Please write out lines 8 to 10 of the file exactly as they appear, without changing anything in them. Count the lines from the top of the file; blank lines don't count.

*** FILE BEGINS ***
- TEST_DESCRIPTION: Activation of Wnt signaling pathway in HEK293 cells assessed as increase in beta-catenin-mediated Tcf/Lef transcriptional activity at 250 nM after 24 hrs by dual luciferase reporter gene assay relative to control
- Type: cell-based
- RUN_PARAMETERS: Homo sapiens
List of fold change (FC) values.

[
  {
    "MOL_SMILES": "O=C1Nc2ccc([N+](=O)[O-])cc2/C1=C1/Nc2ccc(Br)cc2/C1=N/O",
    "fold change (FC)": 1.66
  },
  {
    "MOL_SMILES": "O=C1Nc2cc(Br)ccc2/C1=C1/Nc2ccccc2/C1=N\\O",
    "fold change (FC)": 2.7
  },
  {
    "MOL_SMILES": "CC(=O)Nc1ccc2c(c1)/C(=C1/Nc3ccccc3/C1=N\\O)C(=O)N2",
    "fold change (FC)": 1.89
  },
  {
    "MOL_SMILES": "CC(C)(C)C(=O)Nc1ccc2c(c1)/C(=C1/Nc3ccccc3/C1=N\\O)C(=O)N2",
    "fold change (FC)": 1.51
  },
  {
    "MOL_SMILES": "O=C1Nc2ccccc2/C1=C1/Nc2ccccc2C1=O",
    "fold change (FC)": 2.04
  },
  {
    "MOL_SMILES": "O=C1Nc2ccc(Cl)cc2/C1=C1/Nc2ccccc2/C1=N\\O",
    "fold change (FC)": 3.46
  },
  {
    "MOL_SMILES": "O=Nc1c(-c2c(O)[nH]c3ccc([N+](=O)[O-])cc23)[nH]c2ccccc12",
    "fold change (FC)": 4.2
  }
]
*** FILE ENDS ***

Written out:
    "fold change (FC)": 1.66
  },
  {